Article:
Is intent the determining factor behind whether or not a man conceived a child? Really? Because last time I checked there are tons of men paying child support on children that they did not intend to conceive. The fact that they did not intend to conceive a child when they were having sex, does that mean that they did not conceive a child? Does there have to be sex for conception to take place? No. Then a man need not have sex in order to conceive a child. Does a man need to intend to conceive a child in order for conception to take place? No. Then a man can conceive a child without intending to do so and without actually having sex. In that instance it would be someone taking and using his sperm without his permission.
        He has offspring which means that he conceived children albeit with the assistance of a laboratory technician. But he did conceive children. Good grief.

        • Marilynn,

          The sperm that is sitting right now in a sperm bank: is it a conceived child? What if it’s never used to concieve a child?

          • The man gave his sperm with the intent to create a child. Obviously, his sperm has not created a child until it fertilizes the egg and gestated/birthed. The man then becomes a biological father, the woman whose egg is fertilized becomes a biological mother, the womb the fetus is gestated in becomes a gestational mother. The offspring could have 1 or more social parents or he could be raised in an institution without any social parent but everyone of us has/comes from a biological mother and father – regardless of intent.

  12. Marilynn Huff

    no the frozen sperm is not a conceived child. If his sperm is not used to conceive a child then he will not have conceived a child with the sperm from that particular donation. Once his sperm is used to conceive a child he will be one of the two people that conceived a child together. The child will have been conceived by an anonymous man and a woman who paid the anonymous man. Nobody at the lab will remain in the equasion.

    The fact that the guy does not deposit his sperm personally into the body of the woman whose egg was fertilized does not mean that the resulting child was not conceived by him. If you have 0ffspring you conceived a child – maybe you were raped and it was against your will, or maybe you were drunk and don’t remember having sex, or maybe you wore a rubber and did not mean for it to happen, but once fertilization occurs you have conceived yourself a child.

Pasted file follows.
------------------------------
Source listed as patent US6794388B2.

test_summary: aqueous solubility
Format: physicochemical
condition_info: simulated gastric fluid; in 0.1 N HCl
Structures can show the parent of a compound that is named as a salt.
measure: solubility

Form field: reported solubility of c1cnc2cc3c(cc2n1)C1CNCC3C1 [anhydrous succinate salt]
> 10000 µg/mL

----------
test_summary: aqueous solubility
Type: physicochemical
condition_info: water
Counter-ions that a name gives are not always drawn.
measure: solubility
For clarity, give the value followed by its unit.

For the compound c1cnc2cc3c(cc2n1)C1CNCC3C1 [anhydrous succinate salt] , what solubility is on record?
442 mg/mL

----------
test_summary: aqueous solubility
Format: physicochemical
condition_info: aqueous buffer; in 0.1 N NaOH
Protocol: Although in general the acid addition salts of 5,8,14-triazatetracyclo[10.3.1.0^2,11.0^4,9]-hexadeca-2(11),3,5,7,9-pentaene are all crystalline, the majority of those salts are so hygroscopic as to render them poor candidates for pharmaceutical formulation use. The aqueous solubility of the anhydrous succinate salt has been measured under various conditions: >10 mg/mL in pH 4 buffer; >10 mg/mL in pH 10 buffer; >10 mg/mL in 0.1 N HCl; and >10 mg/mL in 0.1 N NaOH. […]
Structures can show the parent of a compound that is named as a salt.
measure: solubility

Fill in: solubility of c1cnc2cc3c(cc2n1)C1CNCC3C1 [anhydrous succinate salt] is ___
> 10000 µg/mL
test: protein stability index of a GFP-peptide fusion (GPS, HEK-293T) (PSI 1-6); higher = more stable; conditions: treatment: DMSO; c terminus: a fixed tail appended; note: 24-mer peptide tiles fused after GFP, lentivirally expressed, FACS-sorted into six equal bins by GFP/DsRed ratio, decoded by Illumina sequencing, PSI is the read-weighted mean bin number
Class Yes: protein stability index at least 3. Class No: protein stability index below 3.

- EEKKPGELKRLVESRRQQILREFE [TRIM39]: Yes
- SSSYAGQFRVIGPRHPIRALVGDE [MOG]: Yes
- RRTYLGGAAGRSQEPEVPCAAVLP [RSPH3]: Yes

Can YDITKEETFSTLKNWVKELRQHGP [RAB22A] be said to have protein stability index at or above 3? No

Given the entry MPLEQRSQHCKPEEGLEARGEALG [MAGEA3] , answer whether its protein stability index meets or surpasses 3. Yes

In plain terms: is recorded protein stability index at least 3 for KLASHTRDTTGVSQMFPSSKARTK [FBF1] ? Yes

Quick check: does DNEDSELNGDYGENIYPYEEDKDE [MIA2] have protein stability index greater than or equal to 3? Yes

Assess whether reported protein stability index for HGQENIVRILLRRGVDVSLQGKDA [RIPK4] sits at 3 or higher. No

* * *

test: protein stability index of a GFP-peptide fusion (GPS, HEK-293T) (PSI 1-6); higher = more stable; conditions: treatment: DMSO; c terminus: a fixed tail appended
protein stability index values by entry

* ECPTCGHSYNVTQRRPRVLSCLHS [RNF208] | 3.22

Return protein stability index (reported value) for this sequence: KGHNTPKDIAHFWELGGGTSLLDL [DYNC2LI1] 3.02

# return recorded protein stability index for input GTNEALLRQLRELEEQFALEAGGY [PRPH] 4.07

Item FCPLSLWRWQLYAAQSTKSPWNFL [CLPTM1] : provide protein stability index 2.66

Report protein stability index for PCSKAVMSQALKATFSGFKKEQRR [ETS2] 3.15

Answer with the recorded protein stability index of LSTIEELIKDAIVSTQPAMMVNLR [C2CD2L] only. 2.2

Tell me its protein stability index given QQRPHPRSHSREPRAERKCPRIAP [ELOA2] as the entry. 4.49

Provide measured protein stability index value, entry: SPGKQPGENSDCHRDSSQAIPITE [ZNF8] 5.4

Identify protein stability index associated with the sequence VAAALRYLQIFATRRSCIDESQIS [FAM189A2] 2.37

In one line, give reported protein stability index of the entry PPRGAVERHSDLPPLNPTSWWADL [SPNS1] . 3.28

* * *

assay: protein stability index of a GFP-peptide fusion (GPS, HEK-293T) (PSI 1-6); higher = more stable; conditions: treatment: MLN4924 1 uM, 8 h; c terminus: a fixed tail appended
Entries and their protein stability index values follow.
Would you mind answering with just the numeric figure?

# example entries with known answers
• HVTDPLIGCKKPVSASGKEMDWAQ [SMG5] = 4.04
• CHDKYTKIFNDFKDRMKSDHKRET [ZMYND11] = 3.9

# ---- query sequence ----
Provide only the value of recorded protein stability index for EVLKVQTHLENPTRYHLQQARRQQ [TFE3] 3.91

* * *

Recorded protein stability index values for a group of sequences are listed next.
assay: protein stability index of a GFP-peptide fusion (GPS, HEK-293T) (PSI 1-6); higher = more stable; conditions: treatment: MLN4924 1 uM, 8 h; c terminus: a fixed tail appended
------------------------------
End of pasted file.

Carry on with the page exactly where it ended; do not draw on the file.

Also please note that the guy gave his sperm to the clinic for the purpose of conceiving children. If it is never used to conceive a child – then he won’t have conceived a child. Its not the act of putting it in the cup that gets the guy to have offspring. He personally did not take an eye dropper and put his sperm on the chicks egg if that is what you mean? Well then if the person that does the mechanics of putting the sperm on the egg conceives the child then that would be really confusing or is it the person who wants to have the sperm put on the egg that conceived the child but only if they paid for it?

    Who reproduced to conceive the child. Not the lab tech not the fertile woman’s infertile husband or her perfectly fertile same sex spouse. The donor the anonymous paid provider conceiver.

  13. Not sure how much this matters to all, but I’d just like to point out that in general, even in the old fashion way, the moment of conception most often is not simultaneous with intercourse.

    The chances of successful fertilitization are highest when sperm is introduced into the female reproductive tract, shortly PRIOR to ovulation.
    Thus, to quote an unknown source, while you may have had hot sex the night before, you could have actually conceived while doing the laundry the next morning….